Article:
And that, in a nutshell, is why Thailand now is a bitterly divided country, between the Central region to which Thaksin is the devil incarnate and the populous North and Northeast, which have stubbornly failed to buy into the anti-Thaksin mythology. It is no exaggeration to say that the monarchy cult has been the glue keeping Thailand from falling apart or descending into violence even worse than the slaughter of pro-Thaksin, pro-democracy “Red Shirts” in 2010.

And this is another important aspect of demonization. Like any mythology, it has its adherents and its opponents, and doubters sitting on the fence.

Beliefs are often fomented by brainwashing

In Asia, the most obvious example of this is Kim Jong-un. To most people outside North Korea itself, he is the personification of evil, who keeps an entire country in slavery. But to North Koreans, he can do no wrong — even enjoys quasi-divinity similar to that of a Thai monarch. Do they believe this because if they don’t they’ll be sent to a labor camp? For some that may be the reason, but it’s more likely to be because they have been brainwashed from birth that the Kims are quasi-deities. And that’s how belief systems work everywhere.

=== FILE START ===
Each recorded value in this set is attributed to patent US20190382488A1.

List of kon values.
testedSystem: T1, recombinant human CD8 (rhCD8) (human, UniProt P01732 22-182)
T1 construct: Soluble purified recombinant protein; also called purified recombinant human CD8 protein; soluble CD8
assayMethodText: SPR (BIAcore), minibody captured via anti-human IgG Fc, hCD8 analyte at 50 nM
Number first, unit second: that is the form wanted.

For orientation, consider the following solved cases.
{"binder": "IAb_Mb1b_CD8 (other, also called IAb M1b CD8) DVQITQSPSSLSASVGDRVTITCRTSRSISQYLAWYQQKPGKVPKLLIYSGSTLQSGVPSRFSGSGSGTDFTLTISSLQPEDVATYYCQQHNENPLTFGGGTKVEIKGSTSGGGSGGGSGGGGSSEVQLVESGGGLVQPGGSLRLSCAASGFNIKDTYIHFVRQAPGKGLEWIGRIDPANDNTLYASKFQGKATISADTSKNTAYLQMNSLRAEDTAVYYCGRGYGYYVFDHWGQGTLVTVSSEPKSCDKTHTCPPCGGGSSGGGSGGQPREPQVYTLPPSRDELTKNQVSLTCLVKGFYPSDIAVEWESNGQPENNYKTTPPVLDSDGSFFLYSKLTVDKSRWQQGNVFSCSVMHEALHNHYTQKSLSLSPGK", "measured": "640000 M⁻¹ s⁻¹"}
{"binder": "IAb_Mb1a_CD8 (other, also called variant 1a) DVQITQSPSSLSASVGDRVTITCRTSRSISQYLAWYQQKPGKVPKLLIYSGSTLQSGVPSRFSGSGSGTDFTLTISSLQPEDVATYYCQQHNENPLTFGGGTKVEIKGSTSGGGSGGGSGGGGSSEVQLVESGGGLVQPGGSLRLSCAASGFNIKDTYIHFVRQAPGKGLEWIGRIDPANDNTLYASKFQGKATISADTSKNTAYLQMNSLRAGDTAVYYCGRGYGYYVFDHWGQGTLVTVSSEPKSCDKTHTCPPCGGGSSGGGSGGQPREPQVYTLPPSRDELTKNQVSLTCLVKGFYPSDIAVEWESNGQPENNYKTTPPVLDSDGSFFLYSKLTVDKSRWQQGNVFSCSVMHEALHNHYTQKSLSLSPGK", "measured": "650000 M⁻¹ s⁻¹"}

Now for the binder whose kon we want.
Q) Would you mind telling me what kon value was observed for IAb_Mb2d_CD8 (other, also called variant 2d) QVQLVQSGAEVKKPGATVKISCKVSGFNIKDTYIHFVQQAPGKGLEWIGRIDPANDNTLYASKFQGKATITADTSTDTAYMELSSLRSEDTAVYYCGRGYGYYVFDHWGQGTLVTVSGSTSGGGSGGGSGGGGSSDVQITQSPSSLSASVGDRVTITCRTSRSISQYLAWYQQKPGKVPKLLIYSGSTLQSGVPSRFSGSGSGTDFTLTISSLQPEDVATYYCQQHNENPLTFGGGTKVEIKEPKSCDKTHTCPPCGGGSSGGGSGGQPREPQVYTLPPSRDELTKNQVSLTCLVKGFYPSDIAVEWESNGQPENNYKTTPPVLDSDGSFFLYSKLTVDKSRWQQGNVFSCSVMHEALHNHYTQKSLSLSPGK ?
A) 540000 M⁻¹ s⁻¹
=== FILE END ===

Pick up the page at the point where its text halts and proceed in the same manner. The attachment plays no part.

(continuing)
Whether in the East or the West, demonization is a form of delusion, an altering of facts to manipulate the believers into a certain set of behaviors. It is often a form of deliberate propaganda, but in many cases it is a spontaneous phenomenon arising from a need for self-delusion.

The most obvious example in the present-day West is Donald Trump. Again, there is no need to pretend he’s a great man to make this point; obviously he is not. He is a chronic liar and cheater. But lying and cheating are the hallmarks of most politicians, especially, but far from exclusively on the right wing that Trump represents.

To consider just one example, during Trump’s debate with his Democratic rival for the US presidency, Hillary Clinton, on September 26, 2016, when she pointed out that he was an incorrigible tax evader, he said, “That makes me smart.” That got the “Trump Is the Antichrist” brigade up in arms. Yet the entire American business class pats itself on the back not only for evading taxes but for lobbying and bribing politicians into making it even easier for them to do so. Everyone knows this. But the inconvenient truth was set aside by the pro-Clinton US media.